Learning how to breed clownfish at home is actually very easy, once you have the steps mastered. I have done it, you can too! Breeding clownfish for money also works too! There’s no better way than actually funding your #1 obsession by making it pay for itself!
Below is a common list of clownfish available today in the aquarium trade:
Percula (many variations, like zebra stripes, naked etc)
Ocellaris (similar to the percula and also bred for many variations)
This species is found in the Eastern Indian Ocean and in the western Pacific Ocean.As mentioned earlier, they can also be found in Northern Australia, Southeast Asia and Japan.
In the wild, Ocellaris typically lives in small groups on outer reef slopes or in sheltered lagoons at a maximal depth of 15 meters. It inhabits three different species of sea anemones: Heteractis magnifica, Stichodactyla gigantea and Stichodactyla mertensii and have symbiotic relationships with the anemone.
Ocellaris are reliant on sea anemone for shelter (they have a symbiotic relationship with the sea anemone). Sea anemone are protection for the fish and their nests. This is because when A. ocellaris are in the open waters, they have a higher risk of predation. It is postulated that the fanning behavior of the fish and removal of parasites promotes the health of sea anemones which contain A. ocellaris fish. In addition, the anemone provides protection for the fish with its tentacles, however, the fish’s mucus protection prevents it from being stung by the tentacles. The presence of the clownfish can be interpreted as a lure to attract potential anemone’s preys close to the tentacles. And the clownfish can also defend the anemone against some reef fishes which could eat the tentacles.
To be kept in an aquarium this species will do best in tanks of at least 110L or larger, with live rock to allow multiple choices for hiding places. They should be fed small amounts of food, such as staple marine flake food with occasional frozen mysis shrimp or other small crustacean, two to three times per day.
The protection of a host anemone is not required in an aquarium and attempting to keep either of the species of anemones commonly associated with this clownfish in a captive aquarium environment is not recommended, even for experienced aquarists. This is due to the poor survival rate of wild collected specimens and the overall shortened lifespans these normally centarian organisms often experience in captivity.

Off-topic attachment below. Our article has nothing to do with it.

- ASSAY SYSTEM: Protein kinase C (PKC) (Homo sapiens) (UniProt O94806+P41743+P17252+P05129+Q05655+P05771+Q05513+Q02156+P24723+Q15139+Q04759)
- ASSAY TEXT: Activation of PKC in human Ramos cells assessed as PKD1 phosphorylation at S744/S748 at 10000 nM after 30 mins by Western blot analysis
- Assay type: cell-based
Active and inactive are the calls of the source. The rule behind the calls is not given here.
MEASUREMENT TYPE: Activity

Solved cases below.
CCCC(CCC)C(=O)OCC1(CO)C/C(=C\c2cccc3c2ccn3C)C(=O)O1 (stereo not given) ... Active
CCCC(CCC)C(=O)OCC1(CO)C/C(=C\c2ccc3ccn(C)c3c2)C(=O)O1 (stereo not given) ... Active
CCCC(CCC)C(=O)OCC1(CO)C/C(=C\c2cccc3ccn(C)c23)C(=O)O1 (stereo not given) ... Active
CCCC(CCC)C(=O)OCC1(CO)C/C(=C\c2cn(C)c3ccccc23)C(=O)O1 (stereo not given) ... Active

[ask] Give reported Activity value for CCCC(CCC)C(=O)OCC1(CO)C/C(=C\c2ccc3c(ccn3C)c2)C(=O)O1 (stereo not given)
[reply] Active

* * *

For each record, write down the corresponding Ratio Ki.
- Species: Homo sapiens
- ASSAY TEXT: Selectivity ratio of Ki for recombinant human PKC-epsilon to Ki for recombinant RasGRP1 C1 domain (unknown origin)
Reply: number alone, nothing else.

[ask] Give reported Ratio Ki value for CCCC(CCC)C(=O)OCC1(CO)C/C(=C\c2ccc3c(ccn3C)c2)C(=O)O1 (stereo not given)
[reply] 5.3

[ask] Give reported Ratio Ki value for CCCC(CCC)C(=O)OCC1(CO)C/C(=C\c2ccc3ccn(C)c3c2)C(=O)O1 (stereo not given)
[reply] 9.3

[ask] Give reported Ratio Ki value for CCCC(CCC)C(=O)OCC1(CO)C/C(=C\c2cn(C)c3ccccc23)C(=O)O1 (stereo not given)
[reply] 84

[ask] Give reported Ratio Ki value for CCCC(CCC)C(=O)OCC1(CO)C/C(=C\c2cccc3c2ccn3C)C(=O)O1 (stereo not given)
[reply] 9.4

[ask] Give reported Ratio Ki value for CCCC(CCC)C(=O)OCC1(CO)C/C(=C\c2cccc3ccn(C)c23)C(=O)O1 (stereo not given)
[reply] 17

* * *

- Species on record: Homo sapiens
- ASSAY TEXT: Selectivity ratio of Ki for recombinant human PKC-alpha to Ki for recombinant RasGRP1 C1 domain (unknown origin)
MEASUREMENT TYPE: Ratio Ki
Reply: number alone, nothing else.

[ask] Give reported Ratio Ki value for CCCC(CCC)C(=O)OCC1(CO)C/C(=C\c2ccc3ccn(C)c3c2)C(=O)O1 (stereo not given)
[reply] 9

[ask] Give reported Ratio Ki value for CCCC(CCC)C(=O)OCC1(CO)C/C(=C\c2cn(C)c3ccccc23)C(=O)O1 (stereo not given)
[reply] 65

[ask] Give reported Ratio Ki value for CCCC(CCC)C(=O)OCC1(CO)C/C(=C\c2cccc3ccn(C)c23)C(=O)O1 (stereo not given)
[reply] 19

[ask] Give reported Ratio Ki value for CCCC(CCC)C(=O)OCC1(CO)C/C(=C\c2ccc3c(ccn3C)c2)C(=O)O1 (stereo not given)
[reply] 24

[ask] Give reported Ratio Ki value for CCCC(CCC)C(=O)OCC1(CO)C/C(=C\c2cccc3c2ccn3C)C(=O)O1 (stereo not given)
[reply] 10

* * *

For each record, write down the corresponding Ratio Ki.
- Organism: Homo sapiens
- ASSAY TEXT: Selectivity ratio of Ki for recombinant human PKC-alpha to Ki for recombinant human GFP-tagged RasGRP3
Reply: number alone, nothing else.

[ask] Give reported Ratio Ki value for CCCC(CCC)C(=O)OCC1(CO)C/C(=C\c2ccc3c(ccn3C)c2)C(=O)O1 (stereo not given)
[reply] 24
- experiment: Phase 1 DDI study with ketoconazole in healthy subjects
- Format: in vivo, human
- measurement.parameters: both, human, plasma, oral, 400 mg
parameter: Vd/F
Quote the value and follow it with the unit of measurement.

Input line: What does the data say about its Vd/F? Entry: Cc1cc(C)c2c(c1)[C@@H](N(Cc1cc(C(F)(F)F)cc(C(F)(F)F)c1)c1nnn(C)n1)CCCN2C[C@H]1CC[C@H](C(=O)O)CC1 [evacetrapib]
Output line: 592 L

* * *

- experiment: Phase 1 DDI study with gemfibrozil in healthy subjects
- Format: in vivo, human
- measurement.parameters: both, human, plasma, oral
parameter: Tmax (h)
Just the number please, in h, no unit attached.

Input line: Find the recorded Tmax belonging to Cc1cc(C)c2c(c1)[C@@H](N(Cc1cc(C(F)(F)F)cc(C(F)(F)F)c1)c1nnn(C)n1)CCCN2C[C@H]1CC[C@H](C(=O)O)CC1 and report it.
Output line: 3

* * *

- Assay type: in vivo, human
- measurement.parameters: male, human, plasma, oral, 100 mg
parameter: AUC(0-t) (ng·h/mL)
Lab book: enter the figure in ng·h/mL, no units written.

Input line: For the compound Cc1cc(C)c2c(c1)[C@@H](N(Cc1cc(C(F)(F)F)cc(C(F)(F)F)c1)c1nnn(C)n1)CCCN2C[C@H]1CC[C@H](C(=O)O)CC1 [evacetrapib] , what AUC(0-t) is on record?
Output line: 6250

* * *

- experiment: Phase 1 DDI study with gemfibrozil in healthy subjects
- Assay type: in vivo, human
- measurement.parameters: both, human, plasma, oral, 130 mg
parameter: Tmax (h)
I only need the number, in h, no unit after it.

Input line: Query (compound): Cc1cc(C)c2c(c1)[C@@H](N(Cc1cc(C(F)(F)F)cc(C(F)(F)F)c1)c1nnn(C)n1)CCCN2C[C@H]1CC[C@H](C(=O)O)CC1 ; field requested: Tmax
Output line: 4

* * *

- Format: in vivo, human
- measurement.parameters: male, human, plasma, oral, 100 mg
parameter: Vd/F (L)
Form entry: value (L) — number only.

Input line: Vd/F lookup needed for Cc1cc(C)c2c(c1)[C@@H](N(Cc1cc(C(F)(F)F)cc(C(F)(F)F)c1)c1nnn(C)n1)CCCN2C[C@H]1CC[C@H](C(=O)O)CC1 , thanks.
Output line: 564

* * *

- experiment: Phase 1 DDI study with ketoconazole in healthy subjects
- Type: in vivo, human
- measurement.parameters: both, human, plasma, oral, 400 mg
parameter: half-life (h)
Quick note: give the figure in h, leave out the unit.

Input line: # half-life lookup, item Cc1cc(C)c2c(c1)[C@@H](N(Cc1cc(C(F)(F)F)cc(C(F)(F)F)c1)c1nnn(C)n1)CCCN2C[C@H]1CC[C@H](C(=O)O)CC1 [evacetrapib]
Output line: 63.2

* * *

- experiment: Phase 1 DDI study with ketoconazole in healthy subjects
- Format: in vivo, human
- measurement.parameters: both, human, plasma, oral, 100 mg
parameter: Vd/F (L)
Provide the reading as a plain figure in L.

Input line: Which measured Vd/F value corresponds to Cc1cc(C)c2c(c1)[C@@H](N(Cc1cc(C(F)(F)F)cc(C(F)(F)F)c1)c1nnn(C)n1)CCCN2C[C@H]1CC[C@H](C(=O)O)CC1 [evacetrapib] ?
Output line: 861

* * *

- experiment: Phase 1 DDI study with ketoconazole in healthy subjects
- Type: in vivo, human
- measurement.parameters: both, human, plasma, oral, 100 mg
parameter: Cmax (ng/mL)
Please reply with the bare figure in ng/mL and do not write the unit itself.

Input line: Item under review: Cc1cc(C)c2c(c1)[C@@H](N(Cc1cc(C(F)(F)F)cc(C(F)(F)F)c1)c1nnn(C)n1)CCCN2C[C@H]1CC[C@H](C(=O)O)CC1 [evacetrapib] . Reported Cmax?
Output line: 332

The Captive-Bred Red Saddle Clownfish is easy to breed in the home aquarium. The females will be the largest of the pair and the two fish will usually stay close to each other in the aquarium. Clownfish are egg layers and will deposit the eggs on a flat surface and defend the eggs from other tank mates. The eggs will normally hatch in 8-11 days depending on the water temperature. The fry must be reared in a separate aquarium on a diet of rotifers followed by baby brine shrimp. This Clownfish is an aggressive eater. It will accept most meaty foods and frozen herbivore preparations.
As a pet, many marine hobbyists agree that at least 80 L of tank volume is necessary for the fish, however others believe larger is necessary for this fish to have ample room for maneuvering. Many hobbyists use a quarantine tank prior to introduction into the main tank as it helps to rid the Tomato Clownfish of saltwater-borne diseases.
This species of fish thrives well even without a host anemone. In the absence of a host, it may “adopt” corals of a tank to reside. It will eat most meat or vegetable food preparations, including dried algae, mysis shrimp, and brine shrimp. The tomato clownfish has been reported to be aggressive and territorial when mature, and specimens have been known to be extremely aggressive even towards clownfishes of other species. For this reason, it is best kept singly or in mated pairs; some claim that it will cohabit with other clownfish varieties if they are introduced at the same time.The Tomato clownfish has successfully been bred and raised in captivity; the fry can be fed on baby brine shrimp and rotifers.
Cinnamon clownfish (Amphiprion melanopus) or fire clownfish is a widely distributed clownfish. It is chiefly found in the western and southern parts of the Pacific Ocean, but can also be found in more central parts of the Pacific Ocean. It is also encountered in the waters off northern and western Australia.
Cinnamon clownfish adults can grow to 12 cm, and the female is usually bigger than the male.
The cinnamon clownfish is a dark red to orange with a mahogany “saddle” on its back. Juveniles and adults have a white head band, which is wide and starts behind the eye, which turns a nice blue with age. The fins of the fish have a lighter color than the rest of the fish and can sometimes be a cinnamon color.
Clarkii clownfish is a small-sized fish which grows up to 10 cm as a male and 15 cm as a female. It is stocky, laterally compressed, and oval to rounded.